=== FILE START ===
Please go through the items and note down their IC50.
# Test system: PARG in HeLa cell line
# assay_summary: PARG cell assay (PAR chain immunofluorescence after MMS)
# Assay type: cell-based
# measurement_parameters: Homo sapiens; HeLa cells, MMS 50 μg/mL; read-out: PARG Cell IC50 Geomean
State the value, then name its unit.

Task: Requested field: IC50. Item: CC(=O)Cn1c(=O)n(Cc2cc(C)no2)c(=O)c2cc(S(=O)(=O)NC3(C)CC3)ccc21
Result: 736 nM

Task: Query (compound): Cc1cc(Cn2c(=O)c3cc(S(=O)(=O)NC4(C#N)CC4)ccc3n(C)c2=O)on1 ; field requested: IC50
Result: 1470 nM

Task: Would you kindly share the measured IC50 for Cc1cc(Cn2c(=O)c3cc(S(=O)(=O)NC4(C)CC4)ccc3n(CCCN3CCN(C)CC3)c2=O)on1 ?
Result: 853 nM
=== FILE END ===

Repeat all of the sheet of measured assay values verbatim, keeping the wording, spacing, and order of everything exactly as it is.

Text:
Please go through the items and note down their IC50.
# Test system: PARG in HeLa cell line
# assay_summary: PARG cell assay (PAR chain immunofluorescence after MMS)
# Assay type: cell-based
# measurement_parameters: Homo sapiens; HeLa cells, MMS 50 μg/mL; read-out: PARG Cell IC50 Geomean
State the value, then name its unit.

Task: Requested field: IC50. Item: CC(=O)Cn1c(=O)n(Cc2cc(C)no2)c(=O)c2cc(S(=O)(=O)NC3(C)CC3)ccc21
Result: 736 nM

Task: Query (compound): Cc1cc(Cn2c(=O)c3cc(S(=O)(=O)NC4(C#N)CC4)ccc3n(C)c2=O)on1 ; field requested: IC50
Result: 1470 nM

Task: Would you kindly share the measured IC50 for Cc1cc(Cn2c(=O)c3cc(S(=O)(=O)NC4(C)CC4)ccc3n(CCCN3CCN(C)CC3)c2=O)on1 ?
Result: 853 nM